No Labels Victory: Judge Blocks Arizona Secretary of State from Recognizing Candidates Running on Third-Party Ballot Line

PHOENIX, Arizona – No Labels, the group behind a potential third-party presidential campaign, has achieved a significant legal victory. U.S. District Court Judge John Tuchi has prohibited Arizona Secretary of State Adrian Fontes from recognizing candidates who wish to run under the group’s label without prior approval, with the exception of the presidential unity ticket. This ruling ensures that No Labels retains control over its operations and maintains the confidentiality of its finances.

The group’s pursuit of a unity ticket has drawn criticism, particularly from former President Trump’s detractors. They fear that such an effort would aid Trump in his bid to reclaim the White House by siphoning off votes that would otherwise go to President Biden.

No Labels officials have celebrated the court’s decision, viewing it as safeguarding their “constitutional rights.” Dr. Benjamin F. Chavis, Jr., a national co-chair of No Labels, expressed their determination, stating, “Our ballot line cannot be hijacked. Our movement will not be stopped.”

In response to Tuchi’s ruling, Fontes has expressed his intention to appeal. He argues that the decision could potentially undermine the entire candidate nomination process and disenfranchise nearly 19,000 registered Arizona voters.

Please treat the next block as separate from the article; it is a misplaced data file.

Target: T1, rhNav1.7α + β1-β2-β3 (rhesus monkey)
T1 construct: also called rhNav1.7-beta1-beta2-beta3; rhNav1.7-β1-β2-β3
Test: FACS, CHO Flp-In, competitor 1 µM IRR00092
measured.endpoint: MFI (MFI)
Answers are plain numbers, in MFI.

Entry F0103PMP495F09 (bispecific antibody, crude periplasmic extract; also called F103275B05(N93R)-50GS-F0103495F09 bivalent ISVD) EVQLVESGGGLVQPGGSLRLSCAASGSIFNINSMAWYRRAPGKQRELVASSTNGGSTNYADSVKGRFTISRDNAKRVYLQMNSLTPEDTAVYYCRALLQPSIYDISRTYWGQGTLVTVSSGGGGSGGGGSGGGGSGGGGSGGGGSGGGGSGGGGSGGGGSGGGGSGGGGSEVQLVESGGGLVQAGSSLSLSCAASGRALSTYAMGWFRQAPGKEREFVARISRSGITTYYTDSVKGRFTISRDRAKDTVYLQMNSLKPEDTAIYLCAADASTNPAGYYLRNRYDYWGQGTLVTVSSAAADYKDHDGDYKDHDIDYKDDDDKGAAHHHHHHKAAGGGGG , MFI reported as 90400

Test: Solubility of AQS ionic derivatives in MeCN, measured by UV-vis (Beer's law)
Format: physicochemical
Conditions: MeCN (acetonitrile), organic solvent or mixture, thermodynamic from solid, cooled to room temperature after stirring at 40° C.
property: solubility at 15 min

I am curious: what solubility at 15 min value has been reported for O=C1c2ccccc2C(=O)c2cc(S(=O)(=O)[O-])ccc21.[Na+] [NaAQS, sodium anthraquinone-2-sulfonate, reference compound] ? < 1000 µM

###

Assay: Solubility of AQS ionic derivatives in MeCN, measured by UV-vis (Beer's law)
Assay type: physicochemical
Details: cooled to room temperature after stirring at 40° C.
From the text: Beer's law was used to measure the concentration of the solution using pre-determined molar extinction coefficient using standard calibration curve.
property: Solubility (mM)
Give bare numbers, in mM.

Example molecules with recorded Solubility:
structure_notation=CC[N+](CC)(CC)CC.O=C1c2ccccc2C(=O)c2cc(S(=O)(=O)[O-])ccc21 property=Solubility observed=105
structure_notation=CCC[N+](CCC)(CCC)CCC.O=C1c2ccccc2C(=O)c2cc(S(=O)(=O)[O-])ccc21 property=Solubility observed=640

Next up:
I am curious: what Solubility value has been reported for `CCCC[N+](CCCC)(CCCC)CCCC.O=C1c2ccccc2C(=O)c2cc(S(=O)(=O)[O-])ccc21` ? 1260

The judge’s ruling affirms No Labels’ First Amendment right to choose its candidates under its label. This decision could aid the group in its effort to avoid filing campaign finance disclosure under state law, as it does not support candidates for state office.

No Labels has secured ballot access in 13 states thus far and aims to be on all 50 state ballots on Election Day. However, critics of the group are demanding greater transparency regarding its donors, whom No Labels has yet to disclose.

In conclusion, No Labels’ legal victory in Arizona grants the group greater control over its candidate selection and finances. The outcome of this case will undoubtedly impact the group’s future and its potential role as a third-party contender in the upcoming presidential election.